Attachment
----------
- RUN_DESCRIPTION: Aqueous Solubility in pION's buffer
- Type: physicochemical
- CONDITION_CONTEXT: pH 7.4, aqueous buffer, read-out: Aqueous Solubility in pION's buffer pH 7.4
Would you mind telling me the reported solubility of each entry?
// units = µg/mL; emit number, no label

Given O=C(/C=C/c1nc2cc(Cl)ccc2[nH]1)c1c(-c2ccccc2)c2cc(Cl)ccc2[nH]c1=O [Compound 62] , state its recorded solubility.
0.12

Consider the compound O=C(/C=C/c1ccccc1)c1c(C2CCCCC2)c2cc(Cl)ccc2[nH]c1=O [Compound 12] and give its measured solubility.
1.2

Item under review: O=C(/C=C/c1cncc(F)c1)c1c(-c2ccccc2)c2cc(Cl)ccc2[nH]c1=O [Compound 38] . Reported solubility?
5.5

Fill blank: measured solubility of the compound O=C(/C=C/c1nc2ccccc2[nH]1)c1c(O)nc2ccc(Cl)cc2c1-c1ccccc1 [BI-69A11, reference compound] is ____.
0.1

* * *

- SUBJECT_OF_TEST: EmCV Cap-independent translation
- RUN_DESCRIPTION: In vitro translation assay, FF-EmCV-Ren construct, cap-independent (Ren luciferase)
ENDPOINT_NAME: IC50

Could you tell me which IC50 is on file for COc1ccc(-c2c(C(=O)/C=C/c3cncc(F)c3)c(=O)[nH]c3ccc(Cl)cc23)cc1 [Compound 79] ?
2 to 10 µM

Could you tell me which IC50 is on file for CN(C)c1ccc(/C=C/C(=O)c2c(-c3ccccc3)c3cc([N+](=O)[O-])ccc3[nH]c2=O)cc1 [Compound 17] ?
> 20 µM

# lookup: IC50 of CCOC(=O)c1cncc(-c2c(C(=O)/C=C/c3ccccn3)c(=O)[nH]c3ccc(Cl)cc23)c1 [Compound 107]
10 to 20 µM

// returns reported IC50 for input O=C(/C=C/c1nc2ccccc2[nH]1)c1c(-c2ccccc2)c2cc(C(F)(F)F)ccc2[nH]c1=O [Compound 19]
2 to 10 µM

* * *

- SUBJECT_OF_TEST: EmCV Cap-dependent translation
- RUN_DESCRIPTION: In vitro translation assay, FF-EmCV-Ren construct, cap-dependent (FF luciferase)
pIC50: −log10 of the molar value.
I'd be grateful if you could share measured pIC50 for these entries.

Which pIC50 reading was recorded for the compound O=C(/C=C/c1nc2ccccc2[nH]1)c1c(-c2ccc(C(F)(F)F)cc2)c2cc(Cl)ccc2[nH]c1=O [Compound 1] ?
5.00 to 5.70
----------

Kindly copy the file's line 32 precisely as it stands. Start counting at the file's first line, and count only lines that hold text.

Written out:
5.00 to 5.70